I recently returned from a trip to Chicago where I walked around burning off calories and looking at the high-rises of my childhood dreams. Chicago had a golden age of residential high- and mid-rise construction from the 1880s to the crash of 1929. Some were co-ops but most were apartments billed as mansions in the air. Units were enormous— 5,000-plus square feet was not unusual, many were multi-floor, and most had tremendous views of Lake Michigan. Their exteriors are an array of styles from Tudor to Beaux Arts to Deco.
Unfortunately, the interiors are generally not conducive to today’s living. Servants’ quarters, miniscule bathrooms and closets, and kitchens at opposite ends from the living area do not fit today’s lifestyles or open-plan living – and reconfiguring is difficult. My fantasy building is at 1550 N. State Parkway built in 1911. Each of its 11 8,000-square-foot floors was a single apartment. The living area is 100 linear feet with fireplaces at each end. It’s the Nebraska Furniture Mart of apartments and had a rent in the 1920s of $12,000 a year – four times the salary of the average citizen.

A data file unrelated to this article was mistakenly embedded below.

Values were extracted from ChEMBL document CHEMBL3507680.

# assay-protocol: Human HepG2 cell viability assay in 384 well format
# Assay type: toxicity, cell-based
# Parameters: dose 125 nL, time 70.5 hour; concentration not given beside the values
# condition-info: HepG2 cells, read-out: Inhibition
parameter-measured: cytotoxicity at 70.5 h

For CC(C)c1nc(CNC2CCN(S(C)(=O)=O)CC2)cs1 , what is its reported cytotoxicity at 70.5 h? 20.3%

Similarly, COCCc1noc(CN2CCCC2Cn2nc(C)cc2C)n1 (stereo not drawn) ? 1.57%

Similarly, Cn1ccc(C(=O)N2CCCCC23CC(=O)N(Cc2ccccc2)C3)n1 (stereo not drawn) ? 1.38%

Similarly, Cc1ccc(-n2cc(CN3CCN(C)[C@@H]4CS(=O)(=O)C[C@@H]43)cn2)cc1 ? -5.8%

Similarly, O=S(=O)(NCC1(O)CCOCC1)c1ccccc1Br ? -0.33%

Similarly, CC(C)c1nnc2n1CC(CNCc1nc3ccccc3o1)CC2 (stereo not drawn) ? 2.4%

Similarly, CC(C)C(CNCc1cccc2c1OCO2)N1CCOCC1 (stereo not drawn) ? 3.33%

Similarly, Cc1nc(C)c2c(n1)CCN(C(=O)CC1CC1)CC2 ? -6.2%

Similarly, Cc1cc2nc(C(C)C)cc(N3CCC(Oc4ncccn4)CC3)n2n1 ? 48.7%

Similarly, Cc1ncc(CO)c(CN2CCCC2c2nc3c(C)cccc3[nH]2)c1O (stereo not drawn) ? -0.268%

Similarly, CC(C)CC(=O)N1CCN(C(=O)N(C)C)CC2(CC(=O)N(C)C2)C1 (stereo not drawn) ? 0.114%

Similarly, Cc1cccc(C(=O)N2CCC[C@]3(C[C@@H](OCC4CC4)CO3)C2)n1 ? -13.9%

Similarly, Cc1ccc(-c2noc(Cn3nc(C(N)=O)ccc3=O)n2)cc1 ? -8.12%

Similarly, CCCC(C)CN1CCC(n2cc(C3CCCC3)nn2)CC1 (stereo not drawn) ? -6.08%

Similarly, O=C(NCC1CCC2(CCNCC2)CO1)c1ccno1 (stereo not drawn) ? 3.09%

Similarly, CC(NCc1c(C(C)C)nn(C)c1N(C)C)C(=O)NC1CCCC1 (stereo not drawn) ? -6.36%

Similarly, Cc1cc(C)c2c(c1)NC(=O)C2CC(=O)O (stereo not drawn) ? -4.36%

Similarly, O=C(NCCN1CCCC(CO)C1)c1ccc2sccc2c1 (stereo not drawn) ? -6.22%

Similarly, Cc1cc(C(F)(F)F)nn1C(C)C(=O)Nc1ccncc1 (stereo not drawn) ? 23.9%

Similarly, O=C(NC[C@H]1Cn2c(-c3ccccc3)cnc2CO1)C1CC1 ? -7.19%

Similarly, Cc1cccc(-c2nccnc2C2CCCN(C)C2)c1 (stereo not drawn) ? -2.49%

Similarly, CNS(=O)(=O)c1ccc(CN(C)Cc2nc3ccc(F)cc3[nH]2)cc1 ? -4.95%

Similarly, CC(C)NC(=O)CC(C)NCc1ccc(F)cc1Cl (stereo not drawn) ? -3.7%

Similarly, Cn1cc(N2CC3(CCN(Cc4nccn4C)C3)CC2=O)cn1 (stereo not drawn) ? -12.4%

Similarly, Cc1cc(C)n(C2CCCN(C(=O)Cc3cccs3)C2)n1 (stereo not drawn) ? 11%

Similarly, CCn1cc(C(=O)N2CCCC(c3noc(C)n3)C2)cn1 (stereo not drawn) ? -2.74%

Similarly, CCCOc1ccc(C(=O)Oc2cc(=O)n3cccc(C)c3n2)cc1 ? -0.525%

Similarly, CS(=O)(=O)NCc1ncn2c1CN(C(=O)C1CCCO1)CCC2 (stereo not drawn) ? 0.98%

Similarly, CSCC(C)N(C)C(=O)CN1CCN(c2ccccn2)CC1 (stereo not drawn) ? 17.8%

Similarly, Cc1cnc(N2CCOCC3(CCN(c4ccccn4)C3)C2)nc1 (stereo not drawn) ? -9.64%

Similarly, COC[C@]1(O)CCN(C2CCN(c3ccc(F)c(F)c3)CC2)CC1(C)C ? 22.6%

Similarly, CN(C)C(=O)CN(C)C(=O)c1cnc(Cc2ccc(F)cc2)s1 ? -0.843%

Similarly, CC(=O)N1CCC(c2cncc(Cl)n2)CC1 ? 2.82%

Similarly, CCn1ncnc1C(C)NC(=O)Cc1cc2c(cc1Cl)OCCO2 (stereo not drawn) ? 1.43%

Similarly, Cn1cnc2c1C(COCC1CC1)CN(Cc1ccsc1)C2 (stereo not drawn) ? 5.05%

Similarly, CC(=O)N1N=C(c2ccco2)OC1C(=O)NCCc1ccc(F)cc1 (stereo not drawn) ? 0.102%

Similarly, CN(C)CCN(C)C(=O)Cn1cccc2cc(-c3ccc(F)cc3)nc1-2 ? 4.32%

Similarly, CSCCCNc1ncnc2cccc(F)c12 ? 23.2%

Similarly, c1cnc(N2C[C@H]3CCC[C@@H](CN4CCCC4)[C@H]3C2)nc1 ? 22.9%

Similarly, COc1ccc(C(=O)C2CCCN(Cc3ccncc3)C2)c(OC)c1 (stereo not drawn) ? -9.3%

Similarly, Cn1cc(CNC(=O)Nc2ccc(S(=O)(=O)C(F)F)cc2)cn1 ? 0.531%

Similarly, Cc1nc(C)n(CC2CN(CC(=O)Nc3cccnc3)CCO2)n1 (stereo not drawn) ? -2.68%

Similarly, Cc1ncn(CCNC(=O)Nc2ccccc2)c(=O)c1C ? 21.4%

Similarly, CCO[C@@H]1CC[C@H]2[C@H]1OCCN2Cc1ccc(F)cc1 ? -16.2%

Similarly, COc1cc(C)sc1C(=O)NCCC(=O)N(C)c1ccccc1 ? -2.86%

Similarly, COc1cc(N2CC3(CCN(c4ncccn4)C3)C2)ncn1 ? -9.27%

But enough Chicago trivia, let’s move forward a century to Dallas of the 1980s, the era of round edges and inappropriate use of mirrors. Inexplicably, of the nine residential high-rises built during the decade, the only building name that didn’t begin with “The” was Park Plaza. You may be thinking I’m forgetting Latour, but “La tour” is French for “The Tower.” Ha!
I have no idea why residential high-rise construction was on hiatus for almost a decade and a half – I didn’t live here then, so it’s not my fault! But come back it did, and when it did, it seemed a touch cautionary. Of the nine, three had under 50 units and only four had more than 100 units – just one with over 150.
Also noticeably missing from this era are the centralized utilities found in Dallas’ older high-rises. Billing was now based solely on individual unit usage with system maintenance also transferred from building to unit owner. HOA dues per square foot can be lower in these buildings, but not seemingly enough to make up for the utility shift.
Fear not, acres of popcorn ceilings remain!